The value of education breadth

Recent CLA cuts do not line up with a well-balanced education.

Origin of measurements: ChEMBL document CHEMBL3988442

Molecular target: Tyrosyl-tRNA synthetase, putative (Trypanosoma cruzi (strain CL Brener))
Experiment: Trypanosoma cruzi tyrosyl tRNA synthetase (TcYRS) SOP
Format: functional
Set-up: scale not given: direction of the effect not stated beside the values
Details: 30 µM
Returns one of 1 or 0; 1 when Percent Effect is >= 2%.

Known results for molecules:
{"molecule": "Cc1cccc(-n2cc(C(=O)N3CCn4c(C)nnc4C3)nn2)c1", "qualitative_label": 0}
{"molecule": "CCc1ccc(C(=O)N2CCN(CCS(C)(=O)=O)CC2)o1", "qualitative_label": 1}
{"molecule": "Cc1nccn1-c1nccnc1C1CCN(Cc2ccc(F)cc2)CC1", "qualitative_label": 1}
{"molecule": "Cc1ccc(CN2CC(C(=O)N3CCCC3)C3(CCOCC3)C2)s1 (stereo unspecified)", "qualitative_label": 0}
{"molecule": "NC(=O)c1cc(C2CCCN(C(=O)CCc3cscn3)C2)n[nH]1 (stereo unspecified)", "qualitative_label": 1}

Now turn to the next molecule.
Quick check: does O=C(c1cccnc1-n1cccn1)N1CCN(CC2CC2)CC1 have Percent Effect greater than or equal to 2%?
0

The College of Liberal Arts 2015 interim report, which plans CLAâÄôs future in an environment of decreased funding, proposes an alarming and perverse system of incentives in the new budget structure. The report explains how CLA can get more tuition revenue by increasing its âÄúmarket share,âÄù either by advising our students to take fewer courses in other colleges or to take more [CLA] courses.âÄù Acknowledging that âÄúthe steps needed to induce these changes in student behavior can âĦ lead to reduced choices for students and a diminished undergraduate experience,âÄù it still points out that âÄúthe current budget model provides a multimillion-dollar incentive to erect barriers that increase market share.âÄù These budget incentives are distorting the goal of education. If every college implemented this increased market share strategy, each college would become intellectually alienated. Students would no longer have access to a comprehensive and general base of knowledge; instead, they would be channeled into narrow areas of expertise bereft of context. Rather than reward colleges for isolating students, the University of Minnesota should strive for a system that encourages cross-college and interdepartmental learning. Programs could be reorganized according to broad relationships instead of specialized niches. This approach could also save money by removing barriers between departments and unnecessary administrative umbrellas. By receiving a broader education, students would become more relevant and more versatile. Higher education requires a broad, cross-disciplinary approach, not one that puts students in boxes.